Urban Homesteading: A response to the economic crisis
Although I grew up in a major American city, I got very familiar with growing food mainly from my parents who were from the rural south. We supplemented our diet by growing and caning all of our own vegetables. At one point we maintained a large garden for this purpose. Prior to starting the garden, we’d go out to pick bushel baskets of vegetables and fruits from several farms on the outskirts of the city, bring the stuff home and help my mother can. This entire operation was family affair and at that time we had a pantry and freezer full of food amounting to at least a year’s supply. My parent’s didn’t call it “urban homesteading”, but were just trying to save money with five young ones to feed.
Since those days, my lifestyle has changed quite a bit and like most people, I’ve fallen into the trap of not bothering to store food, let alone grow it. Of course, the thinking is why store it when I can just run down to the grocery store, which is open 24 hours, and just get what I need? Why slave over growing it when I can spend my time beautifying my landscaping by planting a few more daylilies and rhododendrons?
That sort of thinking isn’t a problem unless something changes that impacts that calculation. I read somewhere that the grocery stores in any given area have at best about a 2-3 day food supply. That makes sense given that most businesses use “just in time” inventory models to minimize carrying costs and excess inventories, but that also means that the system can be dramatically impacted by almost anything that would disrupt the supply chain, so an event like a hurricane or earthquake could create a lot of hungry stomachs very quickly. The same would occur with a disruption of oil supplies or a widespread financial crisis. It’s my understanding that most of the food we consume has been shipped an average of 1200 miles, so just an increase in fuel prices can impact one’s food budget. That need not be.
As I look around my yard, I see a lot of stuff growing, but there’s nothing that’s growing that’s edible. I’ve decided I’m going to change that. I spoke with my father today, who’s always a source of wisdom, and we were talking about that garden we had back in the day and growing techniques. I remembered that we had so much yield out of that garden that we couldn’t eat all the food and wound up giving a lot of it away to our friends and neighbors. As he recollected, the garden we had was on a plot of land of roughly 60 by 300 feet. We could have had something a quarter of that size and we would have probably still have given stuff away.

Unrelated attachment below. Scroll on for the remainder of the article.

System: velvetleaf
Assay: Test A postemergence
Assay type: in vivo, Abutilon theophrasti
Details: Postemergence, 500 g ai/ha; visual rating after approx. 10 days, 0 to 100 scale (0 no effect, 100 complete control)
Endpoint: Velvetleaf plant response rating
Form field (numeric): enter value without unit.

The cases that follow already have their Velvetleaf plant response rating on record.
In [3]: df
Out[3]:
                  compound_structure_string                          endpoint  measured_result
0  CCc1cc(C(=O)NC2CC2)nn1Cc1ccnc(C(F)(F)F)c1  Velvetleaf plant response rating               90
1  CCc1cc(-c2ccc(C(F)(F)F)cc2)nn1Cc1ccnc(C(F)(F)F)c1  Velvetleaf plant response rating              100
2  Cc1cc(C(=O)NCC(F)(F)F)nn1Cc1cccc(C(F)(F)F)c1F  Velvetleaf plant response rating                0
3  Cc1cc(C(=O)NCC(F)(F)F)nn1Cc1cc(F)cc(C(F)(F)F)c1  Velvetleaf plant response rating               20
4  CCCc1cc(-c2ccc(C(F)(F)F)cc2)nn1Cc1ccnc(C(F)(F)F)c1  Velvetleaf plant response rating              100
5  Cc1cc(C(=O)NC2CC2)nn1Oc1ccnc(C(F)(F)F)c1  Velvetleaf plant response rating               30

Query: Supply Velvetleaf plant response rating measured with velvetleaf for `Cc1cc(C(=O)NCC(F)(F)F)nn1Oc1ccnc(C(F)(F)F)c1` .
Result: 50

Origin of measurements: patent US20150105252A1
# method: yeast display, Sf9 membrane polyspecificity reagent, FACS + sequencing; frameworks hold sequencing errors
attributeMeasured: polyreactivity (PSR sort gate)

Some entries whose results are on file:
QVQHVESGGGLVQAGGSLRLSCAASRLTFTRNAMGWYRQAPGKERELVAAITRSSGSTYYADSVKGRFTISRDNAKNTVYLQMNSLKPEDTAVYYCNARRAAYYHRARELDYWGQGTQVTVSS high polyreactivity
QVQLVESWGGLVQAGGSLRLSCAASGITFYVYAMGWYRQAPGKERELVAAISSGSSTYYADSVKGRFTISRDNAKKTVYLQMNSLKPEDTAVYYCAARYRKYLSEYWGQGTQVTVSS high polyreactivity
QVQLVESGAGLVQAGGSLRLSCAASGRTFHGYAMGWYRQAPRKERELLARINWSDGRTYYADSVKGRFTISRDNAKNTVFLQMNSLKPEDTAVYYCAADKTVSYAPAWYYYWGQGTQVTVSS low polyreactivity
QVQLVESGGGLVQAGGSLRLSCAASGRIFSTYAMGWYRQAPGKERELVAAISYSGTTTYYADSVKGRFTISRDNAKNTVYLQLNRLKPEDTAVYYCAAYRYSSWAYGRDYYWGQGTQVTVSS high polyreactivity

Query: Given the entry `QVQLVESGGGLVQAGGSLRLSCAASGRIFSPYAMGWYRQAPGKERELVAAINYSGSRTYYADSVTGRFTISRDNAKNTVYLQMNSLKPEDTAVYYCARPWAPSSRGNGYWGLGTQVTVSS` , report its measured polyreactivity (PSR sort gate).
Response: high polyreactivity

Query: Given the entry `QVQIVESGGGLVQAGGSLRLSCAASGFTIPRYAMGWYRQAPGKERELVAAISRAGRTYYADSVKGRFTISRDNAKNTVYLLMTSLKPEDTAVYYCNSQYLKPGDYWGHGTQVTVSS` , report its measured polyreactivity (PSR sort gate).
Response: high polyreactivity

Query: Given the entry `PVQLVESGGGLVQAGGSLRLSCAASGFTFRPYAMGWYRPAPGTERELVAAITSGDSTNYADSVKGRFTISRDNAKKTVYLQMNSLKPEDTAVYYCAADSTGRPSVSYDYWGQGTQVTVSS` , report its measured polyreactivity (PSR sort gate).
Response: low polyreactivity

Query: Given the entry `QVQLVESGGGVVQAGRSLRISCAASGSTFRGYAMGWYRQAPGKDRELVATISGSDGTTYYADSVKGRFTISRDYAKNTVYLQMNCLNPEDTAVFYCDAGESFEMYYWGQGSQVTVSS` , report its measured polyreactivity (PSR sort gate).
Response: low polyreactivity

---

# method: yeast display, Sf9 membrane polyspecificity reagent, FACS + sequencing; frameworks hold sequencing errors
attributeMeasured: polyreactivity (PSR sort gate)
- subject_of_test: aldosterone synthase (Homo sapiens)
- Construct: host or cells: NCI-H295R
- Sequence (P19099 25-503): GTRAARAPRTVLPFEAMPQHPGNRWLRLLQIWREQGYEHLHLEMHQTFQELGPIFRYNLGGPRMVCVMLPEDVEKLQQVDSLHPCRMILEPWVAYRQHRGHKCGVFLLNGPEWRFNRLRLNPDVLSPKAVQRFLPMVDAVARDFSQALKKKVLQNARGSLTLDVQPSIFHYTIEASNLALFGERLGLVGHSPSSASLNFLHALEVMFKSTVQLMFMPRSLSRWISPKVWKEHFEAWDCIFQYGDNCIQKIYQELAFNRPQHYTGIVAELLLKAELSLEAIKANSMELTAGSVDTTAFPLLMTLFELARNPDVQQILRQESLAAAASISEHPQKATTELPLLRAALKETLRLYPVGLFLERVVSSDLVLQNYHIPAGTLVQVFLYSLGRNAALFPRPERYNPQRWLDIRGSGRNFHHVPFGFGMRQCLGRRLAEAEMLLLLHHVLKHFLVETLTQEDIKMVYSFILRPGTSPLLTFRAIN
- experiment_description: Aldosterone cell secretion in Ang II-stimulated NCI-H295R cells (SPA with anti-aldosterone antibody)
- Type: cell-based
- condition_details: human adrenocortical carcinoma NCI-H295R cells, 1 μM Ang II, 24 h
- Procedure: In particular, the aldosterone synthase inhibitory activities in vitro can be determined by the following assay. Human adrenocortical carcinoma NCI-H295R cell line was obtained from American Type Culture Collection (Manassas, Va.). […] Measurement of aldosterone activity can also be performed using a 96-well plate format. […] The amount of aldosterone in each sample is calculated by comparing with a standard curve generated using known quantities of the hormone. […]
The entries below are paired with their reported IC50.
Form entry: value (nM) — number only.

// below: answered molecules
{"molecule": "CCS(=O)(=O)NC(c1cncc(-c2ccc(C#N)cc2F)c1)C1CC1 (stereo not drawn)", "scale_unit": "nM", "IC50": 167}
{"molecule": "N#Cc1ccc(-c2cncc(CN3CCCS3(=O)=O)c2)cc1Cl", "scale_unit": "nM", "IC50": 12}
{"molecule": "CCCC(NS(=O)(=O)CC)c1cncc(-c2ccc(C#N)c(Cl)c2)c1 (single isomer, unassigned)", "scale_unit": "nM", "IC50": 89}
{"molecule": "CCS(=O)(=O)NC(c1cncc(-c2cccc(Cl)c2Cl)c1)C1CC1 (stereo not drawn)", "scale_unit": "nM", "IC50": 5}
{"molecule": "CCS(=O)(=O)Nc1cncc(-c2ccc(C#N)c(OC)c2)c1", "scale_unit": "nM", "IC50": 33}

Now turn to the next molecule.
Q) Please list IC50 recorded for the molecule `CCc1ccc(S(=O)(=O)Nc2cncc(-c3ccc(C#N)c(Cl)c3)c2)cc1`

Not being more self reliant as far as food supply is concerned is a huge exposure for a lot of people and if the various prognostications about impending severe economic contractions are true (which I believe they are), there’s a risk in not being prepared. It seems to me that the last 30 years or so have seen us being positioned to be more reliant on big brother (i.e. government and corporate consolidators) rather than ourselves. Well, that ship is about to run aground and we may need to jump ship to survive. Basically, we need to minimize the need for money. If I start growing my own stuff and it turns out that there are no further economic upheavals, then my risk is that I spent time growing stuff while saving money “unnecessarily” . I think I’ll assume that risk rather than the other one.
Anyway, here’s an interesting video about a suburban California family who have created a bountiful garden from an tenth of an acre and have used it to exit the rat race and create a business. They’ve virtually eliminated the risk of supply disruption and price inflation by going local—and there’s nothing more local than one’s backyard. These guys did an extreme change in lifestyle, but most people don’t need to go that far.